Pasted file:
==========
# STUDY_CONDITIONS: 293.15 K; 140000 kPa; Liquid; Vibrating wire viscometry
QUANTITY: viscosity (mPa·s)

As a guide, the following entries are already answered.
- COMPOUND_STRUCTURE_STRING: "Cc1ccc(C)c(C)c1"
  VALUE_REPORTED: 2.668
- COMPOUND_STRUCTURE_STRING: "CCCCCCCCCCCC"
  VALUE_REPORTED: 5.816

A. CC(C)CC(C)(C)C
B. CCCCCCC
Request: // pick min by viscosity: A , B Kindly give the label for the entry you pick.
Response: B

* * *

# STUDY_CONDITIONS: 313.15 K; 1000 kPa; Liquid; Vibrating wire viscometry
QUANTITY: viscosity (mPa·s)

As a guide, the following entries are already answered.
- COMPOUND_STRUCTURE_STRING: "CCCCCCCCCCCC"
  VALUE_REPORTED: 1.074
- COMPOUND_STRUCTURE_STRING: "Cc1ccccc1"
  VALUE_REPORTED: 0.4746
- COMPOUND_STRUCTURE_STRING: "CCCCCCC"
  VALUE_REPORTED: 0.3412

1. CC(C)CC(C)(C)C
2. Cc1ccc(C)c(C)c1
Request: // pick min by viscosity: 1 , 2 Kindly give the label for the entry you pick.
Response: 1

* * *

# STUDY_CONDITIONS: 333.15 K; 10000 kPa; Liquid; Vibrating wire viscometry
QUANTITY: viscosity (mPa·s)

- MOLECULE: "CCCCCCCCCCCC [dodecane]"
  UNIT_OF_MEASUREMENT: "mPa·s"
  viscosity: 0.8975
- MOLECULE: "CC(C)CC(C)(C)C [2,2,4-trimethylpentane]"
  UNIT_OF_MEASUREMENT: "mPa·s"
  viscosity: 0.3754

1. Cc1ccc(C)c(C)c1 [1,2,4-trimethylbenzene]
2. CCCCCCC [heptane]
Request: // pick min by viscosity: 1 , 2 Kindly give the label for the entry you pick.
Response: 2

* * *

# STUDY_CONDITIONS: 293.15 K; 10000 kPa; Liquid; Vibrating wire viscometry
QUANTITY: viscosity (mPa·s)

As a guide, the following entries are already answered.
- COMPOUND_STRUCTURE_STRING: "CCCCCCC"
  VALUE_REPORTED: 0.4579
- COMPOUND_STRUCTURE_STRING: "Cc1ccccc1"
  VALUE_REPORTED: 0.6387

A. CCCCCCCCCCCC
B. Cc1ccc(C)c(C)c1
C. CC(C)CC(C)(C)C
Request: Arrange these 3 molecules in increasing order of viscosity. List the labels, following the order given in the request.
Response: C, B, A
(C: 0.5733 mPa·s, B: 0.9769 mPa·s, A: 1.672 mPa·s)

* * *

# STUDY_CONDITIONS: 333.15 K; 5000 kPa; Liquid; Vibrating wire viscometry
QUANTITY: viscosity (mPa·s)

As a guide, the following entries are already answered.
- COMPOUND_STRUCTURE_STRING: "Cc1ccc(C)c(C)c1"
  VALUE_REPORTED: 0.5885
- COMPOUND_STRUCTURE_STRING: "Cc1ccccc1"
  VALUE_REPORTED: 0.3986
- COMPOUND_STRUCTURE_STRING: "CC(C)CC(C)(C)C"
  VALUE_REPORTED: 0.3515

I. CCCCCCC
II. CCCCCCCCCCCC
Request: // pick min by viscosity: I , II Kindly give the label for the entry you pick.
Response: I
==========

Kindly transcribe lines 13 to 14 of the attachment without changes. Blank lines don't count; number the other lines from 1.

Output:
# STUDY_CONDITIONS: 313.15 K; 1000 kPa; Liquid; Vibrating wire viscometry
QUANTITY: viscosity (mPa·s)